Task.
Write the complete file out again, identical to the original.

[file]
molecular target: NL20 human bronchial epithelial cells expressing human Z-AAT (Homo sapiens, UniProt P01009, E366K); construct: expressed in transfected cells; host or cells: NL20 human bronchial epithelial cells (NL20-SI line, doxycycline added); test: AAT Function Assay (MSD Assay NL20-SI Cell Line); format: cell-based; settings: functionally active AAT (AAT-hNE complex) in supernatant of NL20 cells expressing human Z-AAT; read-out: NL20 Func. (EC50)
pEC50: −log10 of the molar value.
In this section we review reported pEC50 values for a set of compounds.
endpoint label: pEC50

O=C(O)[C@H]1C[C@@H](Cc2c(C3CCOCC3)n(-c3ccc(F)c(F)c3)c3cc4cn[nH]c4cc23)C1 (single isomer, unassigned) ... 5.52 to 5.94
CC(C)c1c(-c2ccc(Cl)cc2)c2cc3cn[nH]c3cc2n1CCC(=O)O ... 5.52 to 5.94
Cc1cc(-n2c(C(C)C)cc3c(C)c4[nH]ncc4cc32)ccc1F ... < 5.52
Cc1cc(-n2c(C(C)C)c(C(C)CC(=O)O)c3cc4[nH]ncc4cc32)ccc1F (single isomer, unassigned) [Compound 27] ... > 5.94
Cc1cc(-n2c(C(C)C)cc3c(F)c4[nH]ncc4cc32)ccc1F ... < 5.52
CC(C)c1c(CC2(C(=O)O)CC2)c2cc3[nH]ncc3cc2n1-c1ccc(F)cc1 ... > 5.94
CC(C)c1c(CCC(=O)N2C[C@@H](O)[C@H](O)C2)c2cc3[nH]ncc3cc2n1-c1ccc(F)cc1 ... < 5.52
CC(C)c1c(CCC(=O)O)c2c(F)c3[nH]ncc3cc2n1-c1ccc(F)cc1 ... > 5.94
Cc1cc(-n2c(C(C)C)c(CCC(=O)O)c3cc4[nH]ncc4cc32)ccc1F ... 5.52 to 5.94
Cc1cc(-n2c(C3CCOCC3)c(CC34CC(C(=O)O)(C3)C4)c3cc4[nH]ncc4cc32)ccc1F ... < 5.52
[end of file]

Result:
molecular target: NL20 human bronchial epithelial cells expressing human Z-AAT (Homo sapiens, UniProt P01009, E366K); construct: expressed in transfected cells; host or cells: NL20 human bronchial epithelial cells (NL20-SI line, doxycycline added); test: AAT Function Assay (MSD Assay NL20-SI Cell Line); format: cell-based; settings: functionally active AAT (AAT-hNE complex) in supernatant of NL20 cells expressing human Z-AAT; read-out: NL20 Func. (EC50)
pEC50: −log10 of the molar value.
In this section we review reported pEC50 values for a set of compounds.
endpoint label: pEC50

O=C(O)[C@H]1C[C@@H](Cc2c(C3CCOCC3)n(-c3ccc(F)c(F)c3)c3cc4cn[nH]c4cc23)C1 (single isomer, unassigned) ... 5.52 to 5.94
CC(C)c1c(-c2ccc(Cl)cc2)c2cc3cn[nH]c3cc2n1CCC(=O)O ... 5.52 to 5.94
Cc1cc(-n2c(C(C)C)cc3c(C)c4[nH]ncc4cc32)ccc1F ... < 5.52
Cc1cc(-n2c(C(C)C)c(C(C)CC(=O)O)c3cc4[nH]ncc4cc32)ccc1F (single isomer, unassigned) [Compound 27] ... > 5.94
Cc1cc(-n2c(C(C)C)cc3c(F)c4[nH]ncc4cc32)ccc1F ... < 5.52
CC(C)c1c(CC2(C(=O)O)CC2)c2cc3[nH]ncc3cc2n1-c1ccc(F)cc1 ... > 5.94
CC(C)c1c(CCC(=O)N2C[C@@H](O)[C@H](O)C2)c2cc3[nH]ncc3cc2n1-c1ccc(F)cc1 ... < 5.52
CC(C)c1c(CCC(=O)O)c2c(F)c3[nH]ncc3cc2n1-c1ccc(F)cc1 ... > 5.94
Cc1cc(-n2c(C(C)C)c(CCC(=O)O)c3cc4[nH]ncc4cc32)ccc1F ... 5.52 to 5.94
Cc1cc(-n2c(C3CCOCC3)c(CC34CC(C(=O)O)(C3)C4)c3cc4[nH]ncc4cc32)ccc1F ... < 5.52